Six Nations: Shane Williams column

Adam Jones

In the the latest of his columns during the Six Nations, Shane Williams discusses Wales' Triple Crown tilt at Twickenham and what Adam Jones means to Wales' feared back division.

Alun Wyn Jones will be determined to have a good game at Twickenham after the sin-binning he suffered there in 2010 when Wales lost on our last visit in the Six Nations.

He's part of a strong match squad, including hooker Ken Owens who is winning his third cap after two games off the bench.

It would be understandable if England were to try to target Ken, but he's the type of player able to cope with it - and England will have their hands full with the other 14 guys as well.

Alun Wyn's lacking a bit of match fitness, but he didn't look too sluggish on Friday, when I watched him against Aironi and he looked as hungry as ever.

Rhys Priestland

Media playback is not supported on this device

Priestland confident of youthful Wales backline

But I have to feel for Ryan Jones, who's lost his place in the starting line-up to Alun Wyn, despite playing some of his best rugby at the moment.

The problem for Ryan is that Sam Warburton is back as well and the back-row is looking really strong.

I'm also happy to see that the backline is unchanged and the great news is that George North is fit.

We all know it's a big backline, but when you look at the likes of George, Jonathan Davies and Alex Cuthbert, they're big, heavy, strong guys, but they're also the fastest guys in the squad.

I know it's not only about pace sometimes, but these guys have all the skills for Test rugby.

Jamie Roberts is also a big, physical guy who goes forward, and he's got some great handling skills too.

You do need your strength and your powerhouses, but when you have players like that who have the passing skills and the vision to play in a backline as well, it's great and they're worth their weight in gold and it hasn't been the case for Wales in the past, has it?

We haven't always had the biggest backline - now that we have, it's encouraging to see that they've got all the skills as well and I think they've proven that in the two opening tournament wins.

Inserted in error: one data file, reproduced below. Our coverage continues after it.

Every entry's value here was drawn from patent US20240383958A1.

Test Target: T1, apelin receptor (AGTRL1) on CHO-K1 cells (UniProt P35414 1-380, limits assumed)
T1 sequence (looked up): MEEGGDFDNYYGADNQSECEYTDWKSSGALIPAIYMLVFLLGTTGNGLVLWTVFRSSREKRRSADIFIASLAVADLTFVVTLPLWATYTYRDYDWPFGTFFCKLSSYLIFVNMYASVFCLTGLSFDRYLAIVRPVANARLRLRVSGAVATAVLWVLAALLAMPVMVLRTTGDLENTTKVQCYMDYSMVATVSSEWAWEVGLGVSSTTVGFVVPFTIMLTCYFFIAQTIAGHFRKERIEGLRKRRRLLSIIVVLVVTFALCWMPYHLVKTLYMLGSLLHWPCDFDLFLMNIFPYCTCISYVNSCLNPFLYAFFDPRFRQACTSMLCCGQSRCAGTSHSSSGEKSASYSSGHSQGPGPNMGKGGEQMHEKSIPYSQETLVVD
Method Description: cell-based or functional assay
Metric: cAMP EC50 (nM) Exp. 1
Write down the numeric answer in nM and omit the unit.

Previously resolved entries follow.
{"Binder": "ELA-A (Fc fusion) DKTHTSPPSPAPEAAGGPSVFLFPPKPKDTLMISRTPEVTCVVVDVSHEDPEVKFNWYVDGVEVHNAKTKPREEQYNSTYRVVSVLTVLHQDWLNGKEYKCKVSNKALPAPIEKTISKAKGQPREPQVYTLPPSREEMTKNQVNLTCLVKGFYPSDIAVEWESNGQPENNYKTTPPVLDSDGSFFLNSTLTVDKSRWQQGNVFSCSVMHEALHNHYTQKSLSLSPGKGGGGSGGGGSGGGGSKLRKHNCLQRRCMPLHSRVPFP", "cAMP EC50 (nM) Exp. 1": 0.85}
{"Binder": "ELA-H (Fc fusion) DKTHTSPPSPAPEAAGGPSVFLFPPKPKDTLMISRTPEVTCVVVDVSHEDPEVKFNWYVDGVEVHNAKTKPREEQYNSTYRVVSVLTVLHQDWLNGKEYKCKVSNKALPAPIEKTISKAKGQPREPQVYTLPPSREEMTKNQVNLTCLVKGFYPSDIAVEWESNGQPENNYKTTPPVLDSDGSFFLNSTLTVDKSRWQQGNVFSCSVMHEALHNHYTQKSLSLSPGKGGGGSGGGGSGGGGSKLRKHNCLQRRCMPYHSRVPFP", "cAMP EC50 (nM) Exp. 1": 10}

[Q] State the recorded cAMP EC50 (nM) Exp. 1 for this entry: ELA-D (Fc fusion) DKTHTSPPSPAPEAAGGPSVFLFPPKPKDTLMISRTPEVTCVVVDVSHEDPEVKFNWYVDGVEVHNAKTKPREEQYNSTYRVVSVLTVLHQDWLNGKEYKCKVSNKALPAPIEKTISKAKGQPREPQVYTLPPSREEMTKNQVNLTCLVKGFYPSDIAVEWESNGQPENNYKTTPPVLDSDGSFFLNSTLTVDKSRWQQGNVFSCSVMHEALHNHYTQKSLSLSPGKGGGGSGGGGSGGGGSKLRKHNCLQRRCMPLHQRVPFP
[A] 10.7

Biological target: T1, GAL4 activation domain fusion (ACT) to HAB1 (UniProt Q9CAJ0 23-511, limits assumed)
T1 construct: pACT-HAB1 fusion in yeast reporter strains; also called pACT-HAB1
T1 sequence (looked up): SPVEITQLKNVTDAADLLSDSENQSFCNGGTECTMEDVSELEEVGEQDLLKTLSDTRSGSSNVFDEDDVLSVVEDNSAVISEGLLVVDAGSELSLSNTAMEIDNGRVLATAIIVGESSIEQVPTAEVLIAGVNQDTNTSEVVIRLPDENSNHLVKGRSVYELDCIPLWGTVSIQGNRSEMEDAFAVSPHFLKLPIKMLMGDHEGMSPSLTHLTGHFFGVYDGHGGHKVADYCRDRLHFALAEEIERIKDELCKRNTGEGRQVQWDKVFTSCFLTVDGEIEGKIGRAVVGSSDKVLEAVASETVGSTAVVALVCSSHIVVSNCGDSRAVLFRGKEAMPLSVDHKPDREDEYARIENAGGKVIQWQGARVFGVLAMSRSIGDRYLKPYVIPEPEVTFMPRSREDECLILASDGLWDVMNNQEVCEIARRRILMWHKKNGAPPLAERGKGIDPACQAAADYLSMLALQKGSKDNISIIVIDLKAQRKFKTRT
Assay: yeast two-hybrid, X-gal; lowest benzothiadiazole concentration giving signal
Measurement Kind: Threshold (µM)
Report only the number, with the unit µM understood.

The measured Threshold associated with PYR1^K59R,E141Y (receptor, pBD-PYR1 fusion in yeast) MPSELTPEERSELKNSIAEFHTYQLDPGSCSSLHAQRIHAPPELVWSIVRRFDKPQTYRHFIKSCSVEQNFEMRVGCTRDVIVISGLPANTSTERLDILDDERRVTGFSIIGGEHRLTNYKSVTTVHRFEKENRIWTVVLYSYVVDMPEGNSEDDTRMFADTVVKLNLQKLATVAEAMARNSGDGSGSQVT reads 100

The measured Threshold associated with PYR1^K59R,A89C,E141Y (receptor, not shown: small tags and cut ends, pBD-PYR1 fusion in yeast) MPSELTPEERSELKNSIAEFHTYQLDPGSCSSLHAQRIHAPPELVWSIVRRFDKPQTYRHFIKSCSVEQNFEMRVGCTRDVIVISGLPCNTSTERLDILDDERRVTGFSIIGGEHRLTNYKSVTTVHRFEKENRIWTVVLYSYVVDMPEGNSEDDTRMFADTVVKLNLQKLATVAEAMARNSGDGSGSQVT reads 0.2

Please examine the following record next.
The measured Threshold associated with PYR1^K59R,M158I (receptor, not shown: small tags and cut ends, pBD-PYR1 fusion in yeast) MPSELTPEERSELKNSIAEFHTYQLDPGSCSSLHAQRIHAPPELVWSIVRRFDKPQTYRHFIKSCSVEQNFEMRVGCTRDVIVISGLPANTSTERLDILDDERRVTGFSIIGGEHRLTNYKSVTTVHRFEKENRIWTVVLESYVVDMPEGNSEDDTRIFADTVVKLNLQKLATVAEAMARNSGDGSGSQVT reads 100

The good thing about the fact that they're young and there's a lot riding on them at the moment is that they haven't had this pressure before.

They don't feel the pressure like other guys - they've got nothing to lose. I'm sure if you spoke to the guys they wouldn't really care about the stats that we haven't won a Triple Crown there or that we haven't won many games in Twickenham.

They'll just want to play on Saturday and that's great that they don't put the extra burden on themselves, the added pressure - that they can just go out and play rugby and give it their all.

If they win, they win. If they don't win, then so be it and I think that's the way you've got to approach these games, not worry about the fact it's a Triple Crown game.

What we haven't seen from England is the direct, target play in centre-midfield with the likes of Owen Farrell playing there.

England haven't had the biggest of centres so they haven't been that direct, really.

But if Manu Tuilagi starts or comes off the bench, they'll have go-forward and someone who will take players on who won't be afraid to attack Jonathan Davies and Jamie Roberts.

Up front, Wales are blessed by the presence of Adam Jones at tight-head prop.

I've certainly seen and benefitted from the difference in the scrum area when Adam's playing. I've also noticed his absence when he's not been on the field.

Adam has worked hard to get where he is and it hasn't always been easy for him. But when he gets you on the front foot in the scrum, it's a huge boost to the rest of the team.

He also makes his mark around the field. People seem to give Adam his dues for scrummaging, but he does work extremely hard to get around that park and get in good positions.

Adam is a really good footballer, even if you wouldn't think it to look at him, and he probably doesn't get the credit he deserves.

He doesn't score many tries or beat many players, but he grafts and I'm sure if you speak to any back in the Ospreys or Wales teams, when he plays and you've got the go forward it makes the world of difference.

Gethin Jenkins

Media playback is not supported on this device

Gethin Jenkins talks about his move to Toulon

Sadly the team is playing amid worries over a lot of players' futures because of the financial issues involving the Welsh regions.

I think it can affect things because it's your livelihood and there's nothing worse than uncertainty.

You want things like this sorted, especially before the big games because the only thing you want to concentrate on is playing rugby.

The fact that you don't know what's happening next season, whether you're going to play away from home, in France or wherever it is - it is going to affect you.

But it's just a shame really that some of the players have this looming over them at the moment.

If I was Warren Gatland I certainly wouldn't want my big players worrying about what's going to happen next season.

However, the guys have been under this sort of pressure before, whether playing or other circumstances.

So, I'm sure they'll be able to cope with it, but it would be nice to be playing an important game like this with no concerns at all and no worries about your future.

Shane Williams was talking to BBC Wales Sport's Gareth Roberts